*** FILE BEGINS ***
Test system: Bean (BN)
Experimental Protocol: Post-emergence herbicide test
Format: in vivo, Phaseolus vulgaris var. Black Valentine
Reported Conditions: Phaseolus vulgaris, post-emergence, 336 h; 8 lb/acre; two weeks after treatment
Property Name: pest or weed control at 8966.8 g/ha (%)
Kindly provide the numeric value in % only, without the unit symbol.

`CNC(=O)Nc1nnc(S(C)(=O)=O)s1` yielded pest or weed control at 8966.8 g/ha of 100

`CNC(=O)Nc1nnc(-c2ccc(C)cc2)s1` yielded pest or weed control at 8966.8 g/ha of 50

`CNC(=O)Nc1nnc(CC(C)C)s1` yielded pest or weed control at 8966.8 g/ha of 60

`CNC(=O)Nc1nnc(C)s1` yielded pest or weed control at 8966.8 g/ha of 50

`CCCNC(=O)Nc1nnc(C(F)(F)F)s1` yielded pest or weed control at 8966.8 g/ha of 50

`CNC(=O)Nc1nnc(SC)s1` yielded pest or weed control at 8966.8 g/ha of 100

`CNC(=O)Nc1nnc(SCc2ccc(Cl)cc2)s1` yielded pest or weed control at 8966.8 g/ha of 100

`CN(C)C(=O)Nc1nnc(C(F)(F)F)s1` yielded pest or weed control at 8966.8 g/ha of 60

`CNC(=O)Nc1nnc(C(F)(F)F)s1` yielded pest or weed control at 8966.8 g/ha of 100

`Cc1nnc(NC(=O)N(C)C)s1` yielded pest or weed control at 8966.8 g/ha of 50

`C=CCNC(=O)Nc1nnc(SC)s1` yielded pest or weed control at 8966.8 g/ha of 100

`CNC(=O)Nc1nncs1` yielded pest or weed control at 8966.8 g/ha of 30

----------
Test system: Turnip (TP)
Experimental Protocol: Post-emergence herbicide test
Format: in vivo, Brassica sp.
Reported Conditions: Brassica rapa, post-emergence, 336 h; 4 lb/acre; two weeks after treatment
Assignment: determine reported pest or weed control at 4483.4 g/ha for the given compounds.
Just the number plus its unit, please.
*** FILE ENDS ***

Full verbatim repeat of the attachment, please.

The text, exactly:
Test system: Bean (BN)
Experimental Protocol: Post-emergence herbicide test
Format: in vivo, Phaseolus vulgaris var. Black Valentine
Reported Conditions: Phaseolus vulgaris, post-emergence, 336 h; 8 lb/acre; two weeks after treatment
Property Name: pest or weed control at 8966.8 g/ha (%)
Kindly provide the numeric value in % only, without the unit symbol.

`CNC(=O)Nc1nnc(S(C)(=O)=O)s1` yielded pest or weed control at 8966.8 g/ha of 100

`CNC(=O)Nc1nnc(-c2ccc(C)cc2)s1` yielded pest or weed control at 8966.8 g/ha of 50

`CNC(=O)Nc1nnc(CC(C)C)s1` yielded pest or weed control at 8966.8 g/ha of 60

`CNC(=O)Nc1nnc(C)s1` yielded pest or weed control at 8966.8 g/ha of 50

`CCCNC(=O)Nc1nnc(C(F)(F)F)s1` yielded pest or weed control at 8966.8 g/ha of 50

`CNC(=O)Nc1nnc(SC)s1` yielded pest or weed control at 8966.8 g/ha of 100

`CNC(=O)Nc1nnc(SCc2ccc(Cl)cc2)s1` yielded pest or weed control at 8966.8 g/ha of 100

`CN(C)C(=O)Nc1nnc(C(F)(F)F)s1` yielded pest or weed control at 8966.8 g/ha of 60

`CNC(=O)Nc1nnc(C(F)(F)F)s1` yielded pest or weed control at 8966.8 g/ha of 100

`Cc1nnc(NC(=O)N(C)C)s1` yielded pest or weed control at 8966.8 g/ha of 50

`C=CCNC(=O)Nc1nnc(SC)s1` yielded pest or weed control at 8966.8 g/ha of 100

`CNC(=O)Nc1nncs1` yielded pest or weed control at 8966.8 g/ha of 30

----------
Test system: Turnip (TP)
Experimental Protocol: Post-emergence herbicide test
Format: in vivo, Brassica sp.
Reported Conditions: Brassica rapa, post-emergence, 336 h; 4 lb/acre; two weeks after treatment
Assignment: determine reported pest or weed control at 4483.4 g/ha for the given compounds.
Just the number plus its unit, please.